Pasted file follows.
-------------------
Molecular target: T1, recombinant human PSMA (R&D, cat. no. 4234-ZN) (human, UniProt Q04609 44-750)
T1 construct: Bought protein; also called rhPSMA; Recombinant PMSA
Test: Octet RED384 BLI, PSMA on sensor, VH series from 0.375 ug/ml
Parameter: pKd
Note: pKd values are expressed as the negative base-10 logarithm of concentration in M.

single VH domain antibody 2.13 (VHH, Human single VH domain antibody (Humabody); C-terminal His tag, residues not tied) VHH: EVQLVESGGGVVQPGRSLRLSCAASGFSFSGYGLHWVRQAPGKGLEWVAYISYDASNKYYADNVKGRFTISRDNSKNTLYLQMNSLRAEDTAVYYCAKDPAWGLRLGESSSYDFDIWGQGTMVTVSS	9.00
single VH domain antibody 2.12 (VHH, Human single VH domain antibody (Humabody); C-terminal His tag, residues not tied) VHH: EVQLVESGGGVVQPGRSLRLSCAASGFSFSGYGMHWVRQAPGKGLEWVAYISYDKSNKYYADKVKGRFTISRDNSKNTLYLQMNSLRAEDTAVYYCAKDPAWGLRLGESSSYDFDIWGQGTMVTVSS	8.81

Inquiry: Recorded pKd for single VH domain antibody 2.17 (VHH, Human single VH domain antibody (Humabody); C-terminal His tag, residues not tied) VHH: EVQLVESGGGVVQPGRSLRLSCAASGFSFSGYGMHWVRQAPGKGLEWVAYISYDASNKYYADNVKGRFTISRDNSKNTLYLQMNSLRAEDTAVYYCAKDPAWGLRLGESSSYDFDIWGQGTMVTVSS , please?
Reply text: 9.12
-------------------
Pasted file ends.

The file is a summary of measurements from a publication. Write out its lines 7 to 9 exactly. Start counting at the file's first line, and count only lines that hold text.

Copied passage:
single VH domain antibody 2.12 (VHH, Human single VH domain antibody (Humabody); C-terminal His tag, residues not tied) VHH: EVQLVESGGGVVQPGRSLRLSCAASGFSFSGYGMHWVRQAPGKGLEWVAYISYDKSNKYYADKVKGRFTISRDNSKNTLYLQMNSLRAEDTAVYYCAKDPAWGLRLGESSSYDFDIWGQGTMVTVSS	8.81

Inquiry: Recorded pKd for single VH domain antibody 2.17 (VHH, Human single VH domain antibody (Humabody); C-terminal His tag, residues not tied) VHH: EVQLVESGGGVVQPGRSLRLSCAASGFSFSGYGMHWVRQAPGKGLEWVAYISYDASNKYYADNVKGRFTISRDNSKNTLYLQMNSLRAEDTAVYYCAKDPAWGLRLGESSSYDFDIWGQGTMVTVSS , please?
Reply text: 9.12